Fri | Jan 19, 2018

FHC fosters youth behaviour change through The Re-Birth Project

Published:Friday | June 2, 2017 | 12:00 AM
Karen Silvera, credit officer, First Heritage Co-Operative Credit Union and Re-Birth Project Volunteer, serves lunch to parent & student participants at a recent Re-Birth Project interactive workshop held at the Webster Memorial United Church Hall. The Re-Birth Project is an initiative of Maverick Communications Limited. The project targets at-risk youth aged 12-16 years. The students are selected by their school administration. The programme employs protective strategies to encourage the youth to strive for excellence and help to buffer them against the risk factors they may be facing.

First Heritage Co-operative Credit Union (FHC), Jamaica's largest open-bond credit union, has committed to helping at-risk youth through partnership with the Re-Birth Project, an outreach initiative that mentors and seeks to re-socialise students towards positive behavioural change.

The project is aimed at engaging high-school youth who are considered at-risk, while also providing support for their parents. Students who show academic promise, but manifest maladaptive behaviours, including truancy, poor conflict skills-resolution and disrespect for authority, are selected by school administrations for participation in the programme.

 

Positive influences

 

The programme was designed to introduce positive influences into lives that are impacted by the effects of poor parenting, violence, poverty, high dropout rates, broken homes and fractured communities. Since 2013, The Re-Birth Project has annually targeted 20 students between ages 12 and 16 who attend weekly workshops, along with their parents, over a nine-week period.

FHC, a more-than-100-year-old institution, has been involved in the project since inception. Along with sponsorship, FHC has provided resources for the programme; presenters; including past Chief Executive Officer Basil Naar; and committed volunteers throughout the years.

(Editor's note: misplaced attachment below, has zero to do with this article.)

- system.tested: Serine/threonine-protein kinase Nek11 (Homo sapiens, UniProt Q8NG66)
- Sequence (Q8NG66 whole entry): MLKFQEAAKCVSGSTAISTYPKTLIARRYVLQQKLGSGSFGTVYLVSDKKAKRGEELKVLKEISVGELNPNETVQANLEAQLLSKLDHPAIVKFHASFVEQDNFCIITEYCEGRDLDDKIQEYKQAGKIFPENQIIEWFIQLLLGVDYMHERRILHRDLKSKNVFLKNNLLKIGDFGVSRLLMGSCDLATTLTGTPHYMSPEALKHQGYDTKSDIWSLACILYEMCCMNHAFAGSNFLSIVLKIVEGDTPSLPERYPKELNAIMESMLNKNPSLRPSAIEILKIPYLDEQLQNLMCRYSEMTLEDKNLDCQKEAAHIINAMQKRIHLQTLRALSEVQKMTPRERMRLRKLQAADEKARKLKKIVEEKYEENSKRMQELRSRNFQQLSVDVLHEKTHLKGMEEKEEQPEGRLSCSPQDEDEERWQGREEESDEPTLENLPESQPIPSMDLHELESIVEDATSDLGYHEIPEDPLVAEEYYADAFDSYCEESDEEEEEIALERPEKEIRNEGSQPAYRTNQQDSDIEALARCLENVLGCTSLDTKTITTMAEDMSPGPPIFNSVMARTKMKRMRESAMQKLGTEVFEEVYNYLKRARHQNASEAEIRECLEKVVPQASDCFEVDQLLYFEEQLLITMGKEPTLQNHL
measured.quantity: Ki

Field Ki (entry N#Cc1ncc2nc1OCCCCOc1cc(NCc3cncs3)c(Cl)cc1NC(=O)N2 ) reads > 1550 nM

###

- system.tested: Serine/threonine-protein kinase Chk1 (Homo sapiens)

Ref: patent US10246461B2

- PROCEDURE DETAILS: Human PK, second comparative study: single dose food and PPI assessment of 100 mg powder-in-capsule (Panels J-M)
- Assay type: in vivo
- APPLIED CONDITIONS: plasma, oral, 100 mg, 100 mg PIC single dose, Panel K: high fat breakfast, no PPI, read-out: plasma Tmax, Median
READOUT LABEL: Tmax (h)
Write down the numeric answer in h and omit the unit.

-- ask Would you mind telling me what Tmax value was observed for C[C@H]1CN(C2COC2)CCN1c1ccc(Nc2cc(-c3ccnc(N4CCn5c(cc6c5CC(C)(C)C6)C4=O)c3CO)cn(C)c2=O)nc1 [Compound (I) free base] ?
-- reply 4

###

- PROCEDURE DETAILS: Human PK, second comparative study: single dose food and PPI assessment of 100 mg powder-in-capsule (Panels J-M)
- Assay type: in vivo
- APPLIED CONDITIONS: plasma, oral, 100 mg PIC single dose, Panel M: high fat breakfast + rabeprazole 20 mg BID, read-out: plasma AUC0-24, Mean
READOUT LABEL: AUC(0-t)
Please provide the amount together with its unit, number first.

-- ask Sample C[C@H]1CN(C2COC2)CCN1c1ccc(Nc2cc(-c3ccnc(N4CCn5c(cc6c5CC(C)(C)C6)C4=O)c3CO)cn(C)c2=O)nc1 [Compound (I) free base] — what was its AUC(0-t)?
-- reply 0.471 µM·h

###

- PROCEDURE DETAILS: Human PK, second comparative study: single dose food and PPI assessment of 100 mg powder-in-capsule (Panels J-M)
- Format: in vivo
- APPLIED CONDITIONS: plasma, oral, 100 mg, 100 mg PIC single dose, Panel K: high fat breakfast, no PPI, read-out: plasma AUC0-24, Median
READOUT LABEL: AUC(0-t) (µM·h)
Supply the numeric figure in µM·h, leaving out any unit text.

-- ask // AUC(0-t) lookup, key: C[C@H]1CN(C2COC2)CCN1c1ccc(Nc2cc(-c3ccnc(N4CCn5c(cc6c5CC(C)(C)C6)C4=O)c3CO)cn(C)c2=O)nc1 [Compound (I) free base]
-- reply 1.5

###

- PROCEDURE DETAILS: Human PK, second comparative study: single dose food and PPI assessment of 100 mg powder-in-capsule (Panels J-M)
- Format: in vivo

In 2014, the credit union also facilitated an entrepreneurial training session and created a special back-to-school loan facility for parents in the Re-Birth Project. Through this product, parents were able to finance their children's back-to-school expenses, existing businesses or source funds to start businesses at competitive interest rates with little to no security.

 

Topics explored

 

Currently in phase four, under the theme 'Putting a Premium on Me', sessions have explored topics such as anger management, conflict resolution, self- esteem building, improving parent-child relationships and sexual and reproductive health. FHC volunteers Karen Silvera and Ann-Maria Deans-Clarke both agree that the Re-Birth workshops have been personally beneficial.

"I really do deem it an opportunity to participate in the Re-Birth Project,which has focused its effort on children who need assistance at a critical point in their lives. It is also most fulfilling to be part of an organisation [FHC] that, despite its own success, takes initiatives of this nature to help motivate and re-direct Jamaican youth who are effectively our future. As a parent myself, I have also benefited from the practical lessons covered by the facilitators" Silvera stated.

"The sessions have allowed me to reassess and even better appreciate my role as a parent," Deans-Clarke said.

The Re-Birth Project activities are designed to equip the parents as well as each child with skills and resources for dealing with conflict, facilitate open parent-child communication and also inspire action based on a recognised potential for excellence. Sessions include a motivational presentation from some of Jamaica's top executives, including Marcus Steele, Glen Christian and Rohan Ambersley, who inspired participants to always aim for the utmost, despite challenges.